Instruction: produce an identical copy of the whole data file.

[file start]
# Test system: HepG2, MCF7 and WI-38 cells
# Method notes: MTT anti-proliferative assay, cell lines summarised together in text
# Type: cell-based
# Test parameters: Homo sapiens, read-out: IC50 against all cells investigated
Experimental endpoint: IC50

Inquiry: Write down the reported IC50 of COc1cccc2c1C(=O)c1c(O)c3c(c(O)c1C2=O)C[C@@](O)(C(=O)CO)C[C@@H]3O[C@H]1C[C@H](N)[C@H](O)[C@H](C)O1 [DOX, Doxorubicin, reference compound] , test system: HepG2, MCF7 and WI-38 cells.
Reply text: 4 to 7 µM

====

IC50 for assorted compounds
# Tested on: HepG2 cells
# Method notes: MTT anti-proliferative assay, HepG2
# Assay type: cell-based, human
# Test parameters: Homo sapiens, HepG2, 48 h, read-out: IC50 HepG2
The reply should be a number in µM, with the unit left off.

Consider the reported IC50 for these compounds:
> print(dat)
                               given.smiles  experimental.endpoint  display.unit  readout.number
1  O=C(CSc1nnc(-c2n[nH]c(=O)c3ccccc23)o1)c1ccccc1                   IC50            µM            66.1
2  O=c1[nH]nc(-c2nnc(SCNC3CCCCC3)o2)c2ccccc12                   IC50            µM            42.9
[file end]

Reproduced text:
# Test system: HepG2, MCF7 and WI-38 cells
# Method notes: MTT anti-proliferative assay, cell lines summarised together in text
# Type: cell-based
# Test parameters: Homo sapiens, read-out: IC50 against all cells investigated
Experimental endpoint: IC50

Inquiry: Write down the reported IC50 of COc1cccc2c1C(=O)c1c(O)c3c(c(O)c1C2=O)C[C@@](O)(C(=O)CO)C[C@@H]3O[C@H]1C[C@H](N)[C@H](O)[C@H](C)O1 [DOX, Doxorubicin, reference compound] , test system: HepG2, MCF7 and WI-38 cells.
Reply text: 4 to 7 µM

====

IC50 for assorted compounds
# Tested on: HepG2 cells
# Method notes: MTT anti-proliferative assay, HepG2
# Assay type: cell-based, human
# Test parameters: Homo sapiens, HepG2, 48 h, read-out: IC50 HepG2
The reply should be a number in µM, with the unit left off.

Consider the reported IC50 for these compounds:
> print(dat)
                               given.smiles  experimental.endpoint  display.unit  readout.number
1  O=C(CSc1nnc(-c2n[nH]c(=O)c3ccccc23)o1)c1ccccc1                   IC50            µM            66.1
2  O=c1[nH]nc(-c2nnc(SCNC3CCCCC3)o2)c2ccccc12                   IC50            µM            42.9